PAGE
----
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Holding Paper Instead of Gold and Silver

By LINDON, Utah - January 19, 2017 No Comments

image001We live in a busy hurry-up world.  Even when it comes to investing, we often seek simpler ways to invest.  As for precious metals investment, there are paper alternatives to holding the physical metal, and they appeal to many investors.  Also, they appeal to the gambler in us, in that they allow “betting” on the future price of gold and silver.  These days of technology, often we never even see or hold the paper that takes the place of the metal, just a computer display of our holdings at our investment custodial website.  Let’s look at three ways to “own” gold and silver on paper.

Gold and Silver Futures

You can bet on the future price of gold or silver by buying a futures contract to “control” large quantities of the metal on paper.  If the price of the metal reaches or exceeds the level you expected, you have two choices:

  1. The most commonly exercised choice is to take the cash equivalent of what you gained by guessing right on the metal’s price movement.
  2. You can exercise your right to take delivery of the metal at the price you originally purchased the option or futures contract.

The problem is that it is well-known that many more ounces of the metals are represented in these option or futures contracts than are being held by the sellers.  So, if everyone elected to take physical delivery, there wouldn’t be enough to satisfy demand.  It’s good that very few take this option.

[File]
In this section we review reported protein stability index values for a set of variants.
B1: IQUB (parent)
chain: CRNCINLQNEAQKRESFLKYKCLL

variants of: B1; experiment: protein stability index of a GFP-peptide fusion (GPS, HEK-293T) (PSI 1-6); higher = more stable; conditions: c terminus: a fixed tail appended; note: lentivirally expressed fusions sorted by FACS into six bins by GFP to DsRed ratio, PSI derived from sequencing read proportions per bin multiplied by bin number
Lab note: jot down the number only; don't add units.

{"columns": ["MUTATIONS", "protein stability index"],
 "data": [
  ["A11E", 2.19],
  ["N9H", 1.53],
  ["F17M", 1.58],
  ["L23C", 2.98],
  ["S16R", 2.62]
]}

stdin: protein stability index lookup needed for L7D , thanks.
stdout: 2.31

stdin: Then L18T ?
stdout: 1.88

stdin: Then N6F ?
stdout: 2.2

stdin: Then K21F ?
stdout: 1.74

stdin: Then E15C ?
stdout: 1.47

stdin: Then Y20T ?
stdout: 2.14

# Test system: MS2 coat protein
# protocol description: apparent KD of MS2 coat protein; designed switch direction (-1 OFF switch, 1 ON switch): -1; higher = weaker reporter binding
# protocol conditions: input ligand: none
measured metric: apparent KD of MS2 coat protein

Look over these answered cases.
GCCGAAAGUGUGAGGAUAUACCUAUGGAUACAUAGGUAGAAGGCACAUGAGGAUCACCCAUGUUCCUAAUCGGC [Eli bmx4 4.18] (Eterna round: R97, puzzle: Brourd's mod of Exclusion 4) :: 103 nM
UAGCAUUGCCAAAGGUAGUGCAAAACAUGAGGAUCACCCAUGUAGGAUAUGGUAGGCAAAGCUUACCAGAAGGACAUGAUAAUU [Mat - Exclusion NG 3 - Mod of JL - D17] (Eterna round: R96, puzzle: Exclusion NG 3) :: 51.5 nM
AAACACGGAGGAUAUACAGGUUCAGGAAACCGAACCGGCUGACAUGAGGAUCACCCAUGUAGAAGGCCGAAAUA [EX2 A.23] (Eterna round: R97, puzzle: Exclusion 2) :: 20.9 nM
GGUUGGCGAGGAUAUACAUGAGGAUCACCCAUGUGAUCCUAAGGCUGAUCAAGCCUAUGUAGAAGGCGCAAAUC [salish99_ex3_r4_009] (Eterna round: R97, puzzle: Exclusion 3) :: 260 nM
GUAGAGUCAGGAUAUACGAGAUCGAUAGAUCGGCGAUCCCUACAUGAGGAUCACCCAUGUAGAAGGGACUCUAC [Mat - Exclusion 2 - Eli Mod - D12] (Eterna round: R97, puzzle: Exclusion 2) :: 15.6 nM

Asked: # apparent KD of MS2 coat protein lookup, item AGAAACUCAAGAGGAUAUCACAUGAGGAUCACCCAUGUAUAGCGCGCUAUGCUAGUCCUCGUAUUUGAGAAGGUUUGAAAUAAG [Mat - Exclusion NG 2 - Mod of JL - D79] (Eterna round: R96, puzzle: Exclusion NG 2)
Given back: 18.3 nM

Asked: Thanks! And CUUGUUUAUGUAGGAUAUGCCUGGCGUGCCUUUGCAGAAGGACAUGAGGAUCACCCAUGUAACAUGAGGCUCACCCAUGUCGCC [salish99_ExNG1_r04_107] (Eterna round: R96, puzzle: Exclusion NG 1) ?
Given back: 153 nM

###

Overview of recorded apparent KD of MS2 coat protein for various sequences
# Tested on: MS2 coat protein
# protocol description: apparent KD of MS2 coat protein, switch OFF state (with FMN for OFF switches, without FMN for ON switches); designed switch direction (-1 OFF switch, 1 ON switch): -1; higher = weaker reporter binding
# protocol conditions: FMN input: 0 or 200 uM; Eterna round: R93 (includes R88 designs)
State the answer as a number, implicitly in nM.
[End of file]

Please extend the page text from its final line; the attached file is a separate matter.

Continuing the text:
Mining Stocks

When demand and prices on the physical metals are up, it is normal for mining operations to ramp up with the expectation that their profits will ramp up as well.  If they do, the value of the company’s stock will rise and provide a nice investment return, but only IF:

  • Labor costs do not rise too much.
  • Management costs stay under control.
  • Operating expenses remain at the same percentage of income.
  • Costs to locate more of the metal do not rise.

You’re getting the picture.  There is no guaranteed correlation between the value of the physical metal and the value of the company mining it.

ETFs--Exchange Traded Funds

Exchange Traded Funds popped up in America in the ‘90s.  With millions of investors for customers, Wall Street entrepreneurs came up with a way to let them invest in the future prices of gold and silver through these funds.

The fund holds some of the physical metal, some mining stocks and some futures contracts.  The fund managers decide on the mix, and the investors gain the advantage of affordable fractional investment.  While you may not be able to buy a $1,300 ounce of gold every month, you can probably afford to invest $100 in an ETF.

Since the problems of mining stocks and futures contracts were just outlined, your investment in an ETF is only backed by the smaller proportion of actual metal being held physically.  Yes, you’ve diversified your risk, but with risky alternatives.

The next time you’re considering investment in gold and silver, think heavier.  Go for the real thing, physical metals.